by Alexandra Pauline - January 4, 2012
How to Recognize a Bad Boss
It's a brand new year so it's no surprise there are a lot people out there looking for that brand new job - and many more who have been looking for it since last year…
With the less than bustling job market, it can be tempting to take any job you can get, but there are a few things you can do to make sure desperation isn't flinging you into a really heinous work situation! Job hunting comes with some big decision making, and here at Fab & Fru we've got some red flags to watch out for and make sure you can be a smart shopper in a suit!
Internet Searching Is Not Always Working In Your Favor
Today, of course, many people look to the Internet to find that perfect position. But just like any other aspect of the Internet, anyone can post anything, thus leaving a lot of room for spam and scams!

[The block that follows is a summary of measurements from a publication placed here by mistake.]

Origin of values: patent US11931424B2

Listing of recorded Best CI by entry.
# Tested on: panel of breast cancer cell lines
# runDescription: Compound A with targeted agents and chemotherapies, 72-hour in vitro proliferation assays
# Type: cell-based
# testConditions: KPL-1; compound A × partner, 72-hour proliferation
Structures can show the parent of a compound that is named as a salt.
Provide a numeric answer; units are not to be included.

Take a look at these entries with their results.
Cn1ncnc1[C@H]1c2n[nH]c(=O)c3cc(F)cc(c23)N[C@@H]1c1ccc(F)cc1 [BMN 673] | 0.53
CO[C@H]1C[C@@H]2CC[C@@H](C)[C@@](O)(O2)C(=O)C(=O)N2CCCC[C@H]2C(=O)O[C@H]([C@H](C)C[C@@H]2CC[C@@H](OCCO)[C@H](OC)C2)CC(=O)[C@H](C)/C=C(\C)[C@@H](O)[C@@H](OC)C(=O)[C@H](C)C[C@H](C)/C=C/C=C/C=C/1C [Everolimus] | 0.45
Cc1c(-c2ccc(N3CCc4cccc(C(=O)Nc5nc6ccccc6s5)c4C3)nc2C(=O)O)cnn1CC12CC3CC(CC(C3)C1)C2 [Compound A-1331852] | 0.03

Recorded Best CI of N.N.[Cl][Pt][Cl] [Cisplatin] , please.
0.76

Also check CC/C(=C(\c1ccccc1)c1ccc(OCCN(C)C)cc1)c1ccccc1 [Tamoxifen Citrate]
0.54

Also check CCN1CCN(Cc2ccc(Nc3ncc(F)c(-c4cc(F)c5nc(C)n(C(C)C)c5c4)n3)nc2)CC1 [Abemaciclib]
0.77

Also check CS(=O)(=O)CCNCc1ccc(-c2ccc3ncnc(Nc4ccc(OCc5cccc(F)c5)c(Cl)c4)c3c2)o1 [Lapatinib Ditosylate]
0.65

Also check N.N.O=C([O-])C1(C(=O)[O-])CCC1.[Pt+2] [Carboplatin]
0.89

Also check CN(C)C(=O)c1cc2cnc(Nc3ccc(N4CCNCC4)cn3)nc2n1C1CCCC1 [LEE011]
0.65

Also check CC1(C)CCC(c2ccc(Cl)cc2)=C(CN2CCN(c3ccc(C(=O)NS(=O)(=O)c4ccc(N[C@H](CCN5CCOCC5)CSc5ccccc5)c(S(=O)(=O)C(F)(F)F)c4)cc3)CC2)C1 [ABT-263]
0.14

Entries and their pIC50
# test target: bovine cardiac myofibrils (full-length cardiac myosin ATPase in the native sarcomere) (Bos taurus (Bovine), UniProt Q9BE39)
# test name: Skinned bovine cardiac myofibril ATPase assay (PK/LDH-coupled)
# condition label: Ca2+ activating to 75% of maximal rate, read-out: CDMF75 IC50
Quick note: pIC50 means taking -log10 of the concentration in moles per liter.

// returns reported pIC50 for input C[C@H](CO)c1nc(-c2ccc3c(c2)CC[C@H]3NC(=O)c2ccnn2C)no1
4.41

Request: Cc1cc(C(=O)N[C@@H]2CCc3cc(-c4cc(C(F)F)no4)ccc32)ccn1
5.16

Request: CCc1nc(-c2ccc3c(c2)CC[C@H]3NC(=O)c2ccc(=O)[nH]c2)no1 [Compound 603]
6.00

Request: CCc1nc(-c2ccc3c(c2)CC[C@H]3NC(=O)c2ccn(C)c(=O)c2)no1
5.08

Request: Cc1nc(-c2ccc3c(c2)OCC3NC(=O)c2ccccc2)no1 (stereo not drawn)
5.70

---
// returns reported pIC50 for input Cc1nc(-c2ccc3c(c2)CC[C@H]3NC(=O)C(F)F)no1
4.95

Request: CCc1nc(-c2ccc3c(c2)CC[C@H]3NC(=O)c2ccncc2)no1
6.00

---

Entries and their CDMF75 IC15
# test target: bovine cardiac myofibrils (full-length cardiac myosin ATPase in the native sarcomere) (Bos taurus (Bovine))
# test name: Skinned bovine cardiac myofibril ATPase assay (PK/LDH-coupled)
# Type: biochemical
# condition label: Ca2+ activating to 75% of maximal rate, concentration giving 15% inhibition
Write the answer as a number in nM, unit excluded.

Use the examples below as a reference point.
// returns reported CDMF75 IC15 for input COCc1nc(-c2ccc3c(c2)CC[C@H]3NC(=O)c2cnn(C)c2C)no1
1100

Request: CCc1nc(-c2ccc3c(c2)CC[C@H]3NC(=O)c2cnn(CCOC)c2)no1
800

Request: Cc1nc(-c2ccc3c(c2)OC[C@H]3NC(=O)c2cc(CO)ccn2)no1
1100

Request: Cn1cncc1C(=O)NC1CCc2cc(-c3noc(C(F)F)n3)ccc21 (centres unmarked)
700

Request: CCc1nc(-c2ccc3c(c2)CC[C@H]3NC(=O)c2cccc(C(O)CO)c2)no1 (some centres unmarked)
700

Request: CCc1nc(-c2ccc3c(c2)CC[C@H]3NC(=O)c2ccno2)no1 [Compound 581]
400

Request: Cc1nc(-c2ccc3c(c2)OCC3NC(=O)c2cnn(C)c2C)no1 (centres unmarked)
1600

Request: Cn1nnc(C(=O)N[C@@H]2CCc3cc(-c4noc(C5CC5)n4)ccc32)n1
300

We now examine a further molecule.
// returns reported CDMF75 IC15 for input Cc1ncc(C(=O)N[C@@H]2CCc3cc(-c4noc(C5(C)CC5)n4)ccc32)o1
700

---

One of the first red flags your dream job listing can have is a light job description or simply a number or email to contact. Charlotte Weeks, Co-Founder of marketmycareer.com said, "There should be a job description. If not, they may not actually be prepared to fill the position, and the candidate may not get all the important details on the job beforehand."
Assessing the Work Vibe
An important consideration is how the person who's interviewing you speaks to you. Even if you're interviewer is from HRAngry boss screaming. Isolated on white and won't be your direct report, they are a reflection on the company, and they set the tone. Don't ever ignore the vibe you get. If you are interviewing with a potential colleague or boss, and they are at all condescending, it's not because they're testing you - the odds are that attitude won't go away once you're on the job…